Now let's get serious for a moment... what sonic screwdriver are we talking about? The 3rd Doctor's, the 9/10 edition or the new version?
There's been 8 so far. The First/Second Doctor shared one. Third had one. Fourth had a different one. Seventh/Eighth shared one in the film (though it may have just been a colour change). Ninth's one was used until the Tenth burnt it out on the xray machine. Next lasted until the Eleventh Hour. Penultimate was bitten in half by the Christmas Shark. And then there's the future one. At the moment there's not one in the concurrent timeline.

If it's the shop bought one, it probably resembles Mark VI.
 

Elizabeth Grunewald

The Pope of Chilitown
Oct 4, 2010
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Yeah, no.

Appreciation, obsession and fetishisation are different things and they are not equal. What a bland article to ignore this in favor of bland "let's all get along" paste.
 

Notashrimp09

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Apr 27, 2009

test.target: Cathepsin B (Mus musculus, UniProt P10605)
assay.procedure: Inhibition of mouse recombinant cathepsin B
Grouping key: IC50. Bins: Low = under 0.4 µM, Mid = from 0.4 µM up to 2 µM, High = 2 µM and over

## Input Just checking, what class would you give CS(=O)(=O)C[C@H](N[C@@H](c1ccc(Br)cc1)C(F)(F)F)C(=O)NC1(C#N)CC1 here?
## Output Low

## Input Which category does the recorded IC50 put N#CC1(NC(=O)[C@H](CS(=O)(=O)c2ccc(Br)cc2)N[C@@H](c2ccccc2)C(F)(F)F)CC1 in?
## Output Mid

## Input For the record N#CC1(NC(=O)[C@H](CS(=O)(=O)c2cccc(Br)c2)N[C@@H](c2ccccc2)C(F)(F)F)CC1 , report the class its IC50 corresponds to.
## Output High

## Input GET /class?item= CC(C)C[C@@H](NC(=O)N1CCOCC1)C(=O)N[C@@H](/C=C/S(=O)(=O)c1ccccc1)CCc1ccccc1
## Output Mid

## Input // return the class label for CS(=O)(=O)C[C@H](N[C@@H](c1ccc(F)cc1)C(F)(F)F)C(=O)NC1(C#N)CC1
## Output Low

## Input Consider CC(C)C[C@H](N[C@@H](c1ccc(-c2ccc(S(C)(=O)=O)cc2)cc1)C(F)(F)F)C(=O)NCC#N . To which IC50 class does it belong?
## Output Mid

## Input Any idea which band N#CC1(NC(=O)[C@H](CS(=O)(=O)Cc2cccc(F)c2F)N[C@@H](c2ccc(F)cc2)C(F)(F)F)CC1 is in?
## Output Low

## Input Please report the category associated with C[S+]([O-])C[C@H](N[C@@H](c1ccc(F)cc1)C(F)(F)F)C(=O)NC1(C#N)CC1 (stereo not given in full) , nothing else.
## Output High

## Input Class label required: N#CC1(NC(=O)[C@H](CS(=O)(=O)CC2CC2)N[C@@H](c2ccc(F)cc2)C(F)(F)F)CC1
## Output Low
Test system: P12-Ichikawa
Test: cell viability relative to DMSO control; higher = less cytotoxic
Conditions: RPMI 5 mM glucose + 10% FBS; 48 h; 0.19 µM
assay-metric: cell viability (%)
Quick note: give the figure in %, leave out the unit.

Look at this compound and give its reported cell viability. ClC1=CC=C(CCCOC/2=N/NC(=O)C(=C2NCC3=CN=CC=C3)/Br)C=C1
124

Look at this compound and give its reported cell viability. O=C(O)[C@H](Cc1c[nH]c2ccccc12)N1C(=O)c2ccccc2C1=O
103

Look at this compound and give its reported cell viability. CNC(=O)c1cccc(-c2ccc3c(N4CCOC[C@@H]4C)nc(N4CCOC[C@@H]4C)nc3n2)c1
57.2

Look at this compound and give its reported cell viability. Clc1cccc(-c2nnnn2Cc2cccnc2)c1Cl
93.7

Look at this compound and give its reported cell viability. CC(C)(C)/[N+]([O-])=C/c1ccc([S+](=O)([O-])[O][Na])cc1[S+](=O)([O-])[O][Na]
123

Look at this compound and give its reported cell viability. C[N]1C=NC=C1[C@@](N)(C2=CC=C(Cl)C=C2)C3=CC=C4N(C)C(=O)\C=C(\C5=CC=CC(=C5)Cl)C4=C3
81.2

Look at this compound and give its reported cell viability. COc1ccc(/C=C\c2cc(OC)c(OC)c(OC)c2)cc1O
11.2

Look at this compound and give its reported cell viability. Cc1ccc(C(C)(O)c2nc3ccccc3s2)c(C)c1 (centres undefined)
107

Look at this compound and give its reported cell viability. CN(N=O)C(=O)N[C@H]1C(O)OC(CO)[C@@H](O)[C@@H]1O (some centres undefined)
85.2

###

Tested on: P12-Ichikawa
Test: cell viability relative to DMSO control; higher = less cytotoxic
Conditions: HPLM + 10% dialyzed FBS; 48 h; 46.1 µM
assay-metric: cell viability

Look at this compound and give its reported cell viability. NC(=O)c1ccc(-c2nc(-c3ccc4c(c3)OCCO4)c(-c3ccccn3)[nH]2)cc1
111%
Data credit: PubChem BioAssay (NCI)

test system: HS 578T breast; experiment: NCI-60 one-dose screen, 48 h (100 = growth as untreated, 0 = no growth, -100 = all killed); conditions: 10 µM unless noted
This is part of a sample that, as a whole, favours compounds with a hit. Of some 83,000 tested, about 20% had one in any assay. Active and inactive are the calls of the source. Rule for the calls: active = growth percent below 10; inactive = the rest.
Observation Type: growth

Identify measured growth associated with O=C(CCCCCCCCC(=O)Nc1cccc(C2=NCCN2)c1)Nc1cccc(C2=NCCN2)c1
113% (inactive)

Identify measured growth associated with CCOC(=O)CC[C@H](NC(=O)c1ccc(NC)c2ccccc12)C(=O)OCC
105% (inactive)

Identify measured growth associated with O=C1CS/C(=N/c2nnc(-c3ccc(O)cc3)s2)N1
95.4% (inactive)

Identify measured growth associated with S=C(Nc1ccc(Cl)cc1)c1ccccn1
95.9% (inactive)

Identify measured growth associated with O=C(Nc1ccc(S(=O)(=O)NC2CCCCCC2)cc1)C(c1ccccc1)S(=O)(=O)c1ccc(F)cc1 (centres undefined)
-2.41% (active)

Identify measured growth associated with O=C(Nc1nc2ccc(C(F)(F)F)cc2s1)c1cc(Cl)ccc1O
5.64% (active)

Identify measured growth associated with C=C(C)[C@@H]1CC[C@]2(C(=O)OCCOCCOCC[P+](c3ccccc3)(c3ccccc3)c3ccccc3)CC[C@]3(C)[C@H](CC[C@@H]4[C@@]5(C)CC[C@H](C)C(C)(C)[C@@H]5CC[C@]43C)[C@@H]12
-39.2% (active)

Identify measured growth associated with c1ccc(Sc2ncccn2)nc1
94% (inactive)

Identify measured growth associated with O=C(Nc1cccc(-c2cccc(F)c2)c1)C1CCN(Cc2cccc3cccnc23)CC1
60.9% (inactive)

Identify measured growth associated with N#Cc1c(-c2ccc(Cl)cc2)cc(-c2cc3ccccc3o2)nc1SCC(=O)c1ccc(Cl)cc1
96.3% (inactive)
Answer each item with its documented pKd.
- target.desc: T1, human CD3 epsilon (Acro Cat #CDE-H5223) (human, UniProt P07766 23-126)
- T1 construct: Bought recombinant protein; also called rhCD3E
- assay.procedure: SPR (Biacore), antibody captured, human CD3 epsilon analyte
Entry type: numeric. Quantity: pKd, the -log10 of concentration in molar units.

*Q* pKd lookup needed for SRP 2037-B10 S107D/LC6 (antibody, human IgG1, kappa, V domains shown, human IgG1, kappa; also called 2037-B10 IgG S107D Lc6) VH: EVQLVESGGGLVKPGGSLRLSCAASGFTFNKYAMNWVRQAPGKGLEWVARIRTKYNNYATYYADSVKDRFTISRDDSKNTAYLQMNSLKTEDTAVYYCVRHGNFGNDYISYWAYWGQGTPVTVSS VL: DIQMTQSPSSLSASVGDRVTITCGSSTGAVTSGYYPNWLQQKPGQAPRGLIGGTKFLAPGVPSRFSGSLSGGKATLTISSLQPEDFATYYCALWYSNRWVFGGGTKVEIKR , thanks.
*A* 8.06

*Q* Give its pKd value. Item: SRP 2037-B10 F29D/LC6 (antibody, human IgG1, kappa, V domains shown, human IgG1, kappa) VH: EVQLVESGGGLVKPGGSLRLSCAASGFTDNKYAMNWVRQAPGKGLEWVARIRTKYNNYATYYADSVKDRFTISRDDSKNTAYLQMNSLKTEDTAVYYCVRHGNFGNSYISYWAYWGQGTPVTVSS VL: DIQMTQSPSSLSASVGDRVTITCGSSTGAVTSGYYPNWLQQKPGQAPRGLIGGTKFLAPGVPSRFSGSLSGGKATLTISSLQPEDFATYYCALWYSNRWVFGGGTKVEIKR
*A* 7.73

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You see this attitude in a lot of areas, though. It's one of my biggest frustrations with being an English major, particularly the creative writing courses. I can't even get a proper evaluation of my work unless I play their game, and everything I've learned in school about writing has been obtained by either sifting between the lines or learning what not to do. A subject that's partially titled "creative" shouldn't exclude everything and anyone's ideas that fall outside of "serious fiction." As much as I personally like pursuing the intellectual side of fandom, I like having people who I can talk to about a subject on any level.